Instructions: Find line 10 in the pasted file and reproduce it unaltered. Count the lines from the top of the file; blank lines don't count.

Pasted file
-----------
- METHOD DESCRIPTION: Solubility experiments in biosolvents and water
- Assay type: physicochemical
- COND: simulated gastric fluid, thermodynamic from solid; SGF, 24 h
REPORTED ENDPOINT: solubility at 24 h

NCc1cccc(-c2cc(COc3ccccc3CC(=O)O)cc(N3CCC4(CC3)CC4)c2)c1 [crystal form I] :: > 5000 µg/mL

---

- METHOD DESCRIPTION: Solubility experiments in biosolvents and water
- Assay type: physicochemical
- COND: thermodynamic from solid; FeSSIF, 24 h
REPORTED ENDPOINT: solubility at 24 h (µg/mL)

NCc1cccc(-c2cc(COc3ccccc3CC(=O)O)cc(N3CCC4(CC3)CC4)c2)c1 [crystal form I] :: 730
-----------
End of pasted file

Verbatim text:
REPORTED ENDPOINT: solubility at 24 h (µg/mL)